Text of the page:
In response to Briefing 3, GFSA was invited to make a presentation on the ten elements of a successful firearms amnesty to the Portfolio Committee of Police on 15 March; at this input Brazil was identified as one of the countries that had been successful in removing hundreds of thousands of guns from circulation through a national buyback programme.
Briefing 4 discusses the key factors that contributed to the success of the Brazilian firearms amnesty and explores lessons learned that could assist South Africa in making sure that the way in which the 2017 firearms amnesty is conducted has the best possible chance of success.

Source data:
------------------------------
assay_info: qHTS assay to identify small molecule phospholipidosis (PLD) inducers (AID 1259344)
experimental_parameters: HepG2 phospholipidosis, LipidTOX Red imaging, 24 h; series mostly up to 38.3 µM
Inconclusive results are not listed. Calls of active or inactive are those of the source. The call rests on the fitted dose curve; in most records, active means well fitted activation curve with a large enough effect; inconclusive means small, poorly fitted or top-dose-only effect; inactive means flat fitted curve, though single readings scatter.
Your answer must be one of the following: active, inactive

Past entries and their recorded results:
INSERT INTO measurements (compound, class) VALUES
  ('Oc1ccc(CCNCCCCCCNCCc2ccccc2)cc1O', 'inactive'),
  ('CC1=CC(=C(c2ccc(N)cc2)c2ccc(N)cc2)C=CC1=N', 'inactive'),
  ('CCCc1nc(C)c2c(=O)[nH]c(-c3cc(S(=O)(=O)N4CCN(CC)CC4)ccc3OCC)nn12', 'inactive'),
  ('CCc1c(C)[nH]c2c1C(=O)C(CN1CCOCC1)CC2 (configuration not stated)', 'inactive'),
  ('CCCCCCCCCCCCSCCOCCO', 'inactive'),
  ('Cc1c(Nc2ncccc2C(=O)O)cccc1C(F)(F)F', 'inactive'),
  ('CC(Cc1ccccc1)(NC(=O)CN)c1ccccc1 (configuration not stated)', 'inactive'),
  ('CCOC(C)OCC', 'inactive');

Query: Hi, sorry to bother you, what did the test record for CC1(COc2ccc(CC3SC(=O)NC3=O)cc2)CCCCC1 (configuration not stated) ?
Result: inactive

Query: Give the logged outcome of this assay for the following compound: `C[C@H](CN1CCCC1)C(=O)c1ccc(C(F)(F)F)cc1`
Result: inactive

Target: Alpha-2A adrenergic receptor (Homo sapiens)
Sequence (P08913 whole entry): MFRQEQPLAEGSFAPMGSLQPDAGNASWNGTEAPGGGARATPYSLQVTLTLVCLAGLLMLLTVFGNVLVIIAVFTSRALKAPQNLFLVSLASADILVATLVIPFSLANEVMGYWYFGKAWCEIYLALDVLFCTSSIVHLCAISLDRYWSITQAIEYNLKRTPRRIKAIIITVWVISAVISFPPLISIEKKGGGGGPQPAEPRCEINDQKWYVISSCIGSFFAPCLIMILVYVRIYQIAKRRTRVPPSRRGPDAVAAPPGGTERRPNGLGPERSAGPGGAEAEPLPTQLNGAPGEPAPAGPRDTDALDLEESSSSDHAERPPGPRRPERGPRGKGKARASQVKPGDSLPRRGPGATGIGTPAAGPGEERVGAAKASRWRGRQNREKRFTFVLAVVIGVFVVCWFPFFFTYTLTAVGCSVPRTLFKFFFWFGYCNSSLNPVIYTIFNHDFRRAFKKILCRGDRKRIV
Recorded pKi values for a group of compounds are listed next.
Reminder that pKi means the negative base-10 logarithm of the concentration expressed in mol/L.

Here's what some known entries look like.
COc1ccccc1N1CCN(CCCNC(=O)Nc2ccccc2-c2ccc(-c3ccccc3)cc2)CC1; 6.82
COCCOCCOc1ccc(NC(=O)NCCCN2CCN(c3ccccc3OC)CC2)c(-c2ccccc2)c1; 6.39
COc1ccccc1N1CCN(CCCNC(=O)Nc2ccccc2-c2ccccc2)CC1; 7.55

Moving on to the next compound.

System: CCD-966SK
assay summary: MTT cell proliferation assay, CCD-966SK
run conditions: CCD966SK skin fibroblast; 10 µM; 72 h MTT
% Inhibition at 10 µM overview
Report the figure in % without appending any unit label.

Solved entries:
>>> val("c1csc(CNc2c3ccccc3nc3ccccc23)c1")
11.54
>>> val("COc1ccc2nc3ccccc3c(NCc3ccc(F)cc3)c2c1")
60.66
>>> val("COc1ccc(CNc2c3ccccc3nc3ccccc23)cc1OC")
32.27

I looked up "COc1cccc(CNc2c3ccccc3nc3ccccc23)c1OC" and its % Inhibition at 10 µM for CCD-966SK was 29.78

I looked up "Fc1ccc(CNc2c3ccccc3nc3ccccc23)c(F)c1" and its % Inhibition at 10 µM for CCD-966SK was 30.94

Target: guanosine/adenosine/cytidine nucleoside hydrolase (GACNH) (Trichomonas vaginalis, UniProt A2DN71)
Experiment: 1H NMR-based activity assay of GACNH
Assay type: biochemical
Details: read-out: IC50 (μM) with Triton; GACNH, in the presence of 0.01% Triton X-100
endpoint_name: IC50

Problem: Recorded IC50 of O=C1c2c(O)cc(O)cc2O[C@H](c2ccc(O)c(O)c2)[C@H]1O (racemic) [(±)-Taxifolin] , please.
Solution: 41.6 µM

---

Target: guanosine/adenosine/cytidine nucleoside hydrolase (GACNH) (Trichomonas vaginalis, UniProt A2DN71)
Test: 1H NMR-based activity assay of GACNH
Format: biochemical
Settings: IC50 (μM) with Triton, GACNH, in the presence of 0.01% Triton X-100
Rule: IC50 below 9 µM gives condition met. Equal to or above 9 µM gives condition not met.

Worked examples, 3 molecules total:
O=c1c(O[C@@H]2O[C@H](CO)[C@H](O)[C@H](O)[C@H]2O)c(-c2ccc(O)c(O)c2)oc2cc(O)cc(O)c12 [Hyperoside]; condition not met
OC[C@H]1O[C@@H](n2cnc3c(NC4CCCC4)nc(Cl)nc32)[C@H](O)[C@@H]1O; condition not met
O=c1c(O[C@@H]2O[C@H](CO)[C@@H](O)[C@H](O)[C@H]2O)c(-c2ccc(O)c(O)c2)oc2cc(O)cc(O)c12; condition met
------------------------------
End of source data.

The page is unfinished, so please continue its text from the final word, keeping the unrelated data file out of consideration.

As with the FCA, Brazil’s national gun law, the Disarmament Statute, makes provision for a national buyback programme for the voluntary collection of firearms coupled with an amnesty for the registration of unregistered weapons. The weapons buyback programme in Brazil was held over an 18 month period (from 15 July 2004 to 23 October 2005). A total of 460,000 firearms were surrendered during this period, and all of these weapons were publicly destroyed. As with the 2005 firearms amnesty in South Africa, the Brazilian amnesty also provided an opportunity for those gun owners who did not want to register their guns under the new law, to dispose of them safely and legally. Some of the distinguishing features of the Brazilian firearms amnesty campaign included cash compensation and a highly sophisticated and intense communications campaign by both government and civil society organisations, with significant cooperation with major media houses such as O Globo.